This achievement has earned Linwood the Oklahoma Title I Academic Achievement Award this year for the second time, and, in 2006, an honor from the National Center for Urban School Transformation as one of just five schools presented with the Excellence in Education Award.

On average, 80 percent of fifth-graders at Linwood have proven consistently proficient or above in reading and math. Furthermore, when third- and fourth-graders were tested in 2006, proficiency rates for grades 3-5 also outpaced those of Oklahoma City Public Schools, with the most impressive results in grade 4: in reading, 92 percent, compared to the city's 74 percent; in math, 85 percent, compared to the city's 66 percent.

"Through those things that people may think are 'extra,'" said Combs, "we are teaching our state's Priority Academic Student Skills, which are the minimum criteria that children should learn. So the arts are giving us the opportunity to expand that basic knowledge even further."

That is because the arts program is moving students beyond the rudimentary practices of memorization and recitation by providing a myriad of creative channels for learning the same subject matter, explains teacher Susan Brewer. "We have found ways to go deeper—with application, evaluation and synthesis [of the material]. Those are the real thinking skills."

For instance, to learn about various literary genres, fourth-graders wrote a rap song about different books they have read, from fairy tales to biographies. They then designed costumes and props representing the books' characters to accompany their presentation at the monthly "Informance," a school assembly blending academic information and artistic performance that allows students to showcase their knowledge and talents.

As another example, the younger children studying fractions created a collage of birds and flowers from simple shapes measuring one-half, one-fourth and one-eighth inch to see how math has implications in everyday life.

This fusion of the visual and performing arts with other subjects had been a common instructional strategy among teachers prior to the program's arrival, said Brewer, "but we wanted to improve what we were doing, the things that we've already implemented in our own disorganized way."

The arts curriculum is really part of a larger framework called Oklahoma A+ Schools. The concept was conceived as a research model in North Carolina to promote comprehensive, whole-school reform based on a commitment to eight key components: 1) arts; 2) curriculum; 3) multiple intelligences; 4) experiential learning; 5) enriched assessment; 6) collaboration; 7) infrastructure; and 8) climate. Results from the initial four-year evaluation of the program in 23 schools were so compelling that A+ schools began expanding beyond North Carolina, attracting the attention of education reform-minded officials in search of a model with sound arts integration and a promise for improving student learning across the board.

Jean Hendrickson was a member of the research team that brought the model to Oklahoma. "As a principal in Oklahoma City schools for 17 years, I had pretty much spent my life looking for a framework that would sustain best practices in many areas. ... We know that schools have to support all of the children all of the time in all of the areas, or they run the risk of not sustaining an excellent educational environment. ... So we were looking for a system of sustainability that had within it all of the things that we should commit to in schools. And, certainly, arts instruction and the significant use of the arts should be one of those things."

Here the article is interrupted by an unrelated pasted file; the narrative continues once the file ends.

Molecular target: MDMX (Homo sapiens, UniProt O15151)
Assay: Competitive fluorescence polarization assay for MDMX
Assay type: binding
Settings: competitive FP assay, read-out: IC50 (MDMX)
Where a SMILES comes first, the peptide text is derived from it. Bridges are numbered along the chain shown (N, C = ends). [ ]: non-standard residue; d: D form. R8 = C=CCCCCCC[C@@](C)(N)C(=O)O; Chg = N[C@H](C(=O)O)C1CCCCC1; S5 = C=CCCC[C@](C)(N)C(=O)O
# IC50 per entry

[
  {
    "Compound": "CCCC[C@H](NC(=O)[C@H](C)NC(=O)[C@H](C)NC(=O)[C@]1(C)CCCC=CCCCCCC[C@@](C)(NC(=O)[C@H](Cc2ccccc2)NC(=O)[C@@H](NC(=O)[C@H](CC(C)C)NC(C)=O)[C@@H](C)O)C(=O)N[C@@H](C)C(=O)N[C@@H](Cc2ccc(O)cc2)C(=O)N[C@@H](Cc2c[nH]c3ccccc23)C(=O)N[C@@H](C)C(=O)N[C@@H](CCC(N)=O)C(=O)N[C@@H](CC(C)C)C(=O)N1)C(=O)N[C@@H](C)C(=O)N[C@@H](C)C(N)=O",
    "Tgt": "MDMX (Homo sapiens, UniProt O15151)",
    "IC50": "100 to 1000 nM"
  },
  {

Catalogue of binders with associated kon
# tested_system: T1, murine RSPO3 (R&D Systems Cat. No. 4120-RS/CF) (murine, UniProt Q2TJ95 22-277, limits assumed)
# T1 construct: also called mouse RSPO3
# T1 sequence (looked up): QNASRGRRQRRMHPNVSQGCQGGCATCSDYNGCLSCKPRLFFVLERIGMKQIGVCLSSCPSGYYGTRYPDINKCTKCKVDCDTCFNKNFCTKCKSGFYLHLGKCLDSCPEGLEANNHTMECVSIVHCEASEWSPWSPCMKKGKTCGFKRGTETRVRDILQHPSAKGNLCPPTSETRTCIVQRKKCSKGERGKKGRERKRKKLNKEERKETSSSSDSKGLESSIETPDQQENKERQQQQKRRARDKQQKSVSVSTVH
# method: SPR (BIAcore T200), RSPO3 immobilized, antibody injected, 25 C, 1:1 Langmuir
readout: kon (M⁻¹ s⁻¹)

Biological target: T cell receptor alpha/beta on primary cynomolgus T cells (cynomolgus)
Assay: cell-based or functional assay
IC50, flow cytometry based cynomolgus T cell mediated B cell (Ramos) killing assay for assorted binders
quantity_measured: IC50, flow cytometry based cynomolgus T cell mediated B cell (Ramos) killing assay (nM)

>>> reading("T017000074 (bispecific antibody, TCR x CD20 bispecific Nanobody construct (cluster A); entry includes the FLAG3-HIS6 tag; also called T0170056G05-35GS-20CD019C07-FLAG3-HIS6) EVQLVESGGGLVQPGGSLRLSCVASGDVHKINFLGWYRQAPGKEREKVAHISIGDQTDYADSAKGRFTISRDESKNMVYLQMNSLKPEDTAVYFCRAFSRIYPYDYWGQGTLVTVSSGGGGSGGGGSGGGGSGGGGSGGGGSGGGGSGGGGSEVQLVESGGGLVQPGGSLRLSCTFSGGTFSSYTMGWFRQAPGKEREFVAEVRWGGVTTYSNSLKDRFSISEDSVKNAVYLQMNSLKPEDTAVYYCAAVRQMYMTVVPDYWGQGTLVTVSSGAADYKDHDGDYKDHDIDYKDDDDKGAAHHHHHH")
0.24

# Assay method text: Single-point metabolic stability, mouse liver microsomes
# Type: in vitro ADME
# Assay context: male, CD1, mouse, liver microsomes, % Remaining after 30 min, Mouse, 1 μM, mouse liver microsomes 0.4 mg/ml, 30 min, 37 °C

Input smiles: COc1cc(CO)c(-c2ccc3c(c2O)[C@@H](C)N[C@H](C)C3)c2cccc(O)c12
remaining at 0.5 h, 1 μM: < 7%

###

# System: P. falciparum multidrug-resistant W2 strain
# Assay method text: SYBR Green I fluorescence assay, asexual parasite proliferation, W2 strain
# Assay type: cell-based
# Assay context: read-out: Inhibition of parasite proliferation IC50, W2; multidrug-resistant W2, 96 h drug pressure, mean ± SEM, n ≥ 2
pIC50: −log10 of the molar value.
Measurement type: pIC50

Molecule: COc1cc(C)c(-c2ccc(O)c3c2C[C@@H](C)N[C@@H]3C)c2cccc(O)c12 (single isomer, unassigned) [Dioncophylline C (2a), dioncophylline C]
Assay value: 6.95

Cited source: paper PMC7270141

Six years later, following the program's groundbreaking success in Oklahoma, the initial consortium of 15 schools, which included Linwood Elementary, has evolved into a network of 39 schools in 20 districts, with an additional seven schools slated to join this fall. Initially a project of the DaVinci Institute, a nonprofit think tank, it is currently administered by the University of Central Oklahoma.

Now the executive director of Oklahoma A+ Schools, Hendrickson was impressed immediately by the professional development provided through the model. Rather than having newly trained teachers shoulder the task of implementing a complex program with no future support—a scenario she says she has seen too many times—the A+ model provides ongoing training by a cadre of seasoned educators, professional artists and other experts. Teachers learn to work collaboratively, using research-based practices to map the curriculum so that interdisciplinary themes emerge that foster integration across classes and the use of various learning styles. Student learning, consequently, becomes process-oriented as it draws on more advanced thinking skills.

For the instructional staff, discovering how to appeal to the different ways children learn has been the program's greatest gift. While the three learning styles—visual, auditory and kinesthetic—have long been familiar pedagogical terms, teachers were introduced to a wider spectrum of "multiple intelligences" that identify eight potential pathways to learning: from logical-mathematical to naturalistic.